The NBA has issued new projections for the 2014-15 and 2015-16 salary cap and luxury tax thresholds. All 30 teams were informed this week via league memorandum that the 2014-15 cap and tax threshold are now projected to be $63.2 million and $77.0 million, respectively. The numbers for 2015-16 are now projected to be $66.5 million and $81.0 million, respectively.
It must be noted that these are non-binding forecasts that have been circulated roughly three months before the official salary cap and luxury-tax threshold for the 2014-15 season are announced in early July, following a league-wide audit (that’s what July Moratorium is for). As part of the audit, accountants jointly appointed by the NBA and the player’s association finalize the total revenue haul during the past season and, on that basis, project the revenues for the upcoming year.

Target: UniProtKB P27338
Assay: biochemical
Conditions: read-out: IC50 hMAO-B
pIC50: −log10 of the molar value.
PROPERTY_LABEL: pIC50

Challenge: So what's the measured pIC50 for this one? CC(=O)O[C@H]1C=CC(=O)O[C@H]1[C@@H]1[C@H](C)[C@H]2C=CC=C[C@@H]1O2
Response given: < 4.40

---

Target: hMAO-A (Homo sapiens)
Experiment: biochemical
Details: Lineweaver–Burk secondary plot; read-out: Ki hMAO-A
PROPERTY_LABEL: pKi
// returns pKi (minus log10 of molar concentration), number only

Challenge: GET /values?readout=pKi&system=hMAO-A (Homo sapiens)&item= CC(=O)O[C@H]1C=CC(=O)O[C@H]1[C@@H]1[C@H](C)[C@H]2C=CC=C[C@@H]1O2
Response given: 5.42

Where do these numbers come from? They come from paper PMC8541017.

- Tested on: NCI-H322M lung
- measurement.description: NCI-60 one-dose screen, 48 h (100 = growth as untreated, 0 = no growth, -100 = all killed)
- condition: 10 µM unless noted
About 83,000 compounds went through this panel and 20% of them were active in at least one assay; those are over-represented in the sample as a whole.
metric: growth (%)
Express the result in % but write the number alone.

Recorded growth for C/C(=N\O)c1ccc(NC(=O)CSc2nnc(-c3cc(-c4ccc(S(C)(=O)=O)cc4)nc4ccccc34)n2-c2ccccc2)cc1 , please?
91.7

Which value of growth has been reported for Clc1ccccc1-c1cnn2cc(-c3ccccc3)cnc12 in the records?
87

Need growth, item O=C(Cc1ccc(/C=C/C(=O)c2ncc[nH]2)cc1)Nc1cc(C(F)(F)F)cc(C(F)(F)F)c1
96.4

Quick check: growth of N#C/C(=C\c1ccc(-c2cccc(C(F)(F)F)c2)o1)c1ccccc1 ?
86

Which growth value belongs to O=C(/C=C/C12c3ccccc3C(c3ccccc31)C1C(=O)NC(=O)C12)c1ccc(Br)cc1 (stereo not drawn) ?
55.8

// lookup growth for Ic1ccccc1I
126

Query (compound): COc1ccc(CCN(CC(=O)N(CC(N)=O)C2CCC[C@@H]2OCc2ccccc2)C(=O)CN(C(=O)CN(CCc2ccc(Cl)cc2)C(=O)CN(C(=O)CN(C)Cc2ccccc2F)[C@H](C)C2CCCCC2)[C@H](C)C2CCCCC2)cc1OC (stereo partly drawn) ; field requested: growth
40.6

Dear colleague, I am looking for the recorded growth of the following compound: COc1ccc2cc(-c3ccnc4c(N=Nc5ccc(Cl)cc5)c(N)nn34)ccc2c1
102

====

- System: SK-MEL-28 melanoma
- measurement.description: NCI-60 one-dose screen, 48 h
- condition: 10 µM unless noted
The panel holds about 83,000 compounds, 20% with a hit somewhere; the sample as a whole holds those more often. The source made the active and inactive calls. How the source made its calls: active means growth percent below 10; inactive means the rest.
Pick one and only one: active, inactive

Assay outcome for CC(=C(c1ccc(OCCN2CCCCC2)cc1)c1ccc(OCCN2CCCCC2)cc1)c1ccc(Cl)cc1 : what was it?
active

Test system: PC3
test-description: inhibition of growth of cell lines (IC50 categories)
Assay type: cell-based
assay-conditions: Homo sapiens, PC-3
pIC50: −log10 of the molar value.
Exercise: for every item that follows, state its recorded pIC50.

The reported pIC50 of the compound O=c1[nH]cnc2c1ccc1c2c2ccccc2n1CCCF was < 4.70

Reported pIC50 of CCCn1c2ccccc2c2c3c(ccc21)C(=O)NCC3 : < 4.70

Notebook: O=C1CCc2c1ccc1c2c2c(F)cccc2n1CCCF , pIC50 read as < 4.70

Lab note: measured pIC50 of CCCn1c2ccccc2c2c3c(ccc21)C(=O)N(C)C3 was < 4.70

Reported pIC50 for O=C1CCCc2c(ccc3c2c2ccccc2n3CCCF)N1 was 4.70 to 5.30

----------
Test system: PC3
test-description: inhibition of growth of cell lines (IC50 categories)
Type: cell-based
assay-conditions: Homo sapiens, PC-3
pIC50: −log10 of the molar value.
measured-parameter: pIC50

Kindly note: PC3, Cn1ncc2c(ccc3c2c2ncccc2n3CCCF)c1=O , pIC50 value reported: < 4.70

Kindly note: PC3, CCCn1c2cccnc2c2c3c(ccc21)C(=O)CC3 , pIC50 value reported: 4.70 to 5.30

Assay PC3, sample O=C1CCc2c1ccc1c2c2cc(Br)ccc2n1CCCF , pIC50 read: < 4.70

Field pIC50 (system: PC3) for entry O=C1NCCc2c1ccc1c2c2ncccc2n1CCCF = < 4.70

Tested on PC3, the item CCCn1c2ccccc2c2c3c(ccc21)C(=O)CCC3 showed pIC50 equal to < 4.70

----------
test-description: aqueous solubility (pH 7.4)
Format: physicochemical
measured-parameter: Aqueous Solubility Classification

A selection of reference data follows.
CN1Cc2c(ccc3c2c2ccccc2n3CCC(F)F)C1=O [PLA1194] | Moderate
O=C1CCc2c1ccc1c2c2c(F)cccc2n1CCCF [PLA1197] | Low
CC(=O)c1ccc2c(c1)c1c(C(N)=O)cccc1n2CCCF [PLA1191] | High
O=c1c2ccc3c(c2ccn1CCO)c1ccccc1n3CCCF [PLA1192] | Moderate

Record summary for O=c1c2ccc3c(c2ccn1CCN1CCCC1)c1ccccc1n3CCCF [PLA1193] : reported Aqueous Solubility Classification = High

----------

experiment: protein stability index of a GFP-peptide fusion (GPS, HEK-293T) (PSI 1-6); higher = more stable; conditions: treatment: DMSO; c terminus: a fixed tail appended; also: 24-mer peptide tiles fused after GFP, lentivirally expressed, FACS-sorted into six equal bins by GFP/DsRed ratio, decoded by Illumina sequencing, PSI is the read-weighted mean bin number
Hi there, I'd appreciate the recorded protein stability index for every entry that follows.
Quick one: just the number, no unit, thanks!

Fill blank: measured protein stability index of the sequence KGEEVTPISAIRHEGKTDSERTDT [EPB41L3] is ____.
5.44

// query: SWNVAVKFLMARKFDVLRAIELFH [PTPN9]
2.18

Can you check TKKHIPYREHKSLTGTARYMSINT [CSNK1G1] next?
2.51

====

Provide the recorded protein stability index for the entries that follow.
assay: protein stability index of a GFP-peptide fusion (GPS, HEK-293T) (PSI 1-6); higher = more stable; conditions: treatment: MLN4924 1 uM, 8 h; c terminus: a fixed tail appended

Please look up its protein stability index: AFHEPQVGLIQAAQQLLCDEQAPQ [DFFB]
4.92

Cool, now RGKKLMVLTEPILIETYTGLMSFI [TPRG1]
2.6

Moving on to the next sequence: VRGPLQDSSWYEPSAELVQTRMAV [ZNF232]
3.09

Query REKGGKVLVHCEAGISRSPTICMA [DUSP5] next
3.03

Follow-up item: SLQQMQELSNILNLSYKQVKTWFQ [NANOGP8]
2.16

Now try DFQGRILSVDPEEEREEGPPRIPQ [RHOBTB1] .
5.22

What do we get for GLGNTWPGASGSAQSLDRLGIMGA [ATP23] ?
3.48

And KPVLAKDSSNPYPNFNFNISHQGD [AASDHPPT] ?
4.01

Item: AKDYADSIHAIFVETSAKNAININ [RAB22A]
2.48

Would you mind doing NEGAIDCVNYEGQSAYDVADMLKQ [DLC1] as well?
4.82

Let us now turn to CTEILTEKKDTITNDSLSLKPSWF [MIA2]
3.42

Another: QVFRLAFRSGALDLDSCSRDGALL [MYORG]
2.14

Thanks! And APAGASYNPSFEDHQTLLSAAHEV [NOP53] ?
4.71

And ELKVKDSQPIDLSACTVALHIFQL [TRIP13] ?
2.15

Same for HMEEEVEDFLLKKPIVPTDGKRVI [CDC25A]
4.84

They then take 44.74% of that projected amount, subtract projected benefits, and divide by 30 (the number of teams in the league) to get the salary cap for the season ahead. Adjustments are then made to the cap if players received way too much (or way too little) in salaries and benefits for the then prior season relative to the finalized revenue figure; this serves as a mechanism to maintain the integrity of the agreed-to revenue spit between owners and players. The luxury tax uses a similar formula, but is based on 53.51% of projected revenues.
The salary cap and luxury tax values for the current season are $58.679 million and $71.748 million, respectively, which means the new cap projection for next season represents a 7.75% increase over this season. This is a pretty big jump — the league’s baseline assumption for year-to-year increases is 4.5%. Read more…